Answer Applies to: Texas
    Replied: 10/18/2011
    Gary Moore, Attorney at Law
    Gary Moore, Attorney at Law | Gary Moore
    Yes. Proving the charge is another matter.
    Answer Applies to: New Jersey
    Replied: 10/18/2011
    John Segelbaum, P.S.
    John Segelbaum, P.S. | John Segelbaum
    It could be possible under a theory of constructive possession, where both people are exercising dominion and control over the place where the drug is located. Or actual possession if both people are using the same drug.
    Answer Applies to: Washington
    Replied: 10/18/2011
    Furlong & Drewniak PLLC
    Furlong & Drewniak PLLC | Thaddeus Furlong, Esq.
    Yes. There can be joint possession.
    Answer Applies to: Virginia
    Replied: 10/18/2011
    Attorney Paul Lancia
    Attorney Paul Lancia | Paul Lancia
    Yes, but proving who had possession is another matter.
    Answer Applies to: Massachusetts
    Replied: 10/18/2011
    The Schiffer Firm, LLC
    The Schiffer Firm, LLC | Joshua G. Schiffer
    Yes, but there are several very good defenses to this set of circumstances including "Equal Access." More facts are necessary for a complete analysis, but this could be a very strong case for the defense.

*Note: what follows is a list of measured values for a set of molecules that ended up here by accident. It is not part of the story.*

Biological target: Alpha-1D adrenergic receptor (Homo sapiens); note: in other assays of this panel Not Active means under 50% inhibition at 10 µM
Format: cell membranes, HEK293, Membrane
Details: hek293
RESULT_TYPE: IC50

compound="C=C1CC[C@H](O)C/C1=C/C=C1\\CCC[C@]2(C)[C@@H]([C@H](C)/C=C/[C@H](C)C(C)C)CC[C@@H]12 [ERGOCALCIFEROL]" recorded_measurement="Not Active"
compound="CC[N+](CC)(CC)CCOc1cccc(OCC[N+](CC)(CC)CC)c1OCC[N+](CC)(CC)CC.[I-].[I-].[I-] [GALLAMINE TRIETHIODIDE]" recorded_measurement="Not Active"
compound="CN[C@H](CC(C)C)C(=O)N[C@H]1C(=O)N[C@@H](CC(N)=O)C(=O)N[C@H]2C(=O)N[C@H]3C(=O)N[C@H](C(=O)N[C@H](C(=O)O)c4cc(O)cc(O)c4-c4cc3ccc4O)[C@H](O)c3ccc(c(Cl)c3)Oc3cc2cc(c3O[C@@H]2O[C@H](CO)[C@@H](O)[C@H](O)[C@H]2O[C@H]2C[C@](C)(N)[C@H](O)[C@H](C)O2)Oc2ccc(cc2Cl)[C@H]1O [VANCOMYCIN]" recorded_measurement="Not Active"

Answer Applies to: Georgia
    Replied: 10/18/2011
    Robert Mortland
    Robert Mortland | Law Office of Robert Mortland
    Yes. If the DA has probable cause to believe that either person had possession. This typically occurs when nobody will admit that the drug is theirs.
    Answer Applies to: California
    Replied: 10/18/2011
    Connell-Savela
    Connell-Savela | Jason Savela
    Yes - but getting the conviction may be harder. The DA has to prove that a defendant both knew about the thing and that the thing was a drug - if the drug was in a common area where both defendants were, there is a probable cause that each knew of it BUT it is possible that neither person knew of it.
    Answer Applies to: Colorado
    Replied: 10/18/2011
    Fitzpatrick, Mariano, & Santos, PC
    Fitzpatrick, Mariano, & Santos, PC | Raymond J. Savoy
    Yes. If the drug is in a location accessible to both people, (ex. Glove box), then both people can be arrested.
    Answer Applies to: Connecticut
    Replied: 10/18/2011